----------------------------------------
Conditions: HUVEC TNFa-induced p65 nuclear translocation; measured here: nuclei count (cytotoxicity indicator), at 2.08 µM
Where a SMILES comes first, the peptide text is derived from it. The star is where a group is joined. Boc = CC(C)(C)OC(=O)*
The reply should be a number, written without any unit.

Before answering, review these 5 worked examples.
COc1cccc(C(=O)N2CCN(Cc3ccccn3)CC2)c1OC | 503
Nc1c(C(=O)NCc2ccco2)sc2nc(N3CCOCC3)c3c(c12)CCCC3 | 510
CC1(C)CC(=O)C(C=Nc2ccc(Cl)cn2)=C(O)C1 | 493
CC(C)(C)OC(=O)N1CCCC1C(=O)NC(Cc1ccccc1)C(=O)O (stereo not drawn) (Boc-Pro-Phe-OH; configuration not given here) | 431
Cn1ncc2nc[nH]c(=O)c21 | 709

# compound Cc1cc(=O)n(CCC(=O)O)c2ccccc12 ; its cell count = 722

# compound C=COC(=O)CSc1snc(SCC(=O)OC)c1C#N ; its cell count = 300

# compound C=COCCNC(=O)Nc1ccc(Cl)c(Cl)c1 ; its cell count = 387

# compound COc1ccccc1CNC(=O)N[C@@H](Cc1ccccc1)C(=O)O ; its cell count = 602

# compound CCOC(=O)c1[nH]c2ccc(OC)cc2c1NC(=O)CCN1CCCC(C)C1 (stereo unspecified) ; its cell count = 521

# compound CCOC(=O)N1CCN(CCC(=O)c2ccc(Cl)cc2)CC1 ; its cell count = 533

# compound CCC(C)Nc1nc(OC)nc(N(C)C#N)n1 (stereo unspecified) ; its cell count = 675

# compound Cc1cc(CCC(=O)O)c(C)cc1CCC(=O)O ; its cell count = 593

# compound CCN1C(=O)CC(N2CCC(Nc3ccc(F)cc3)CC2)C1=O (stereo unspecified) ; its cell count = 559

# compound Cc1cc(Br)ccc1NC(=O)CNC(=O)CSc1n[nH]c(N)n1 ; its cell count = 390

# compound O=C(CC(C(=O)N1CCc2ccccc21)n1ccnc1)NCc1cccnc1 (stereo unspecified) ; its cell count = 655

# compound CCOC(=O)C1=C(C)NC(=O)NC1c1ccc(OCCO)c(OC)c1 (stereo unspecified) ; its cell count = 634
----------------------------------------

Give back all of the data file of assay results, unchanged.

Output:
Conditions: HUVEC TNFa-induced p65 nuclear translocation; measured here: nuclei count (cytotoxicity indicator), at 2.08 µM
Where a SMILES comes first, the peptide text is derived from it. The star is where a group is joined. Boc = CC(C)(C)OC(=O)*
The reply should be a number, written without any unit.

Before answering, review these 5 worked examples.
COc1cccc(C(=O)N2CCN(Cc3ccccn3)CC2)c1OC | 503
Nc1c(C(=O)NCc2ccco2)sc2nc(N3CCOCC3)c3c(c12)CCCC3 | 510
CC1(C)CC(=O)C(C=Nc2ccc(Cl)cn2)=C(O)C1 | 493
CC(C)(C)OC(=O)N1CCCC1C(=O)NC(Cc1ccccc1)C(=O)O (stereo not drawn) (Boc-Pro-Phe-OH; configuration not given here) | 431
Cn1ncc2nc[nH]c(=O)c21 | 709

# compound Cc1cc(=O)n(CCC(=O)O)c2ccccc12 ; its cell count = 722

# compound C=COC(=O)CSc1snc(SCC(=O)OC)c1C#N ; its cell count = 300

# compound C=COCCNC(=O)Nc1ccc(Cl)c(Cl)c1 ; its cell count = 387

# compound COc1ccccc1CNC(=O)N[C@@H](Cc1ccccc1)C(=O)O ; its cell count = 602

# compound CCOC(=O)c1[nH]c2ccc(OC)cc2c1NC(=O)CCN1CCCC(C)C1 (stereo unspecified) ; its cell count = 521

# compound CCOC(=O)N1CCN(CCC(=O)c2ccc(Cl)cc2)CC1 ; its cell count = 533

# compound CCC(C)Nc1nc(OC)nc(N(C)C#N)n1 (stereo unspecified) ; its cell count = 675

# compound Cc1cc(CCC(=O)O)c(C)cc1CCC(=O)O ; its cell count = 593

# compound CCN1C(=O)CC(N2CCC(Nc3ccc(F)cc3)CC2)C1=O (stereo unspecified) ; its cell count = 559

# compound Cc1cc(Br)ccc1NC(=O)CNC(=O)CSc1n[nH]c(N)n1 ; its cell count = 390

# compound O=C(CC(C(=O)N1CCc2ccccc21)n1ccnc1)NCc1cccnc1 (stereo unspecified) ; its cell count = 655

# compound CCOC(=O)C1=C(C)NC(=O)NC1c1ccc(OCCO)c(OC)c1 (stereo unspecified) ; its cell count = 634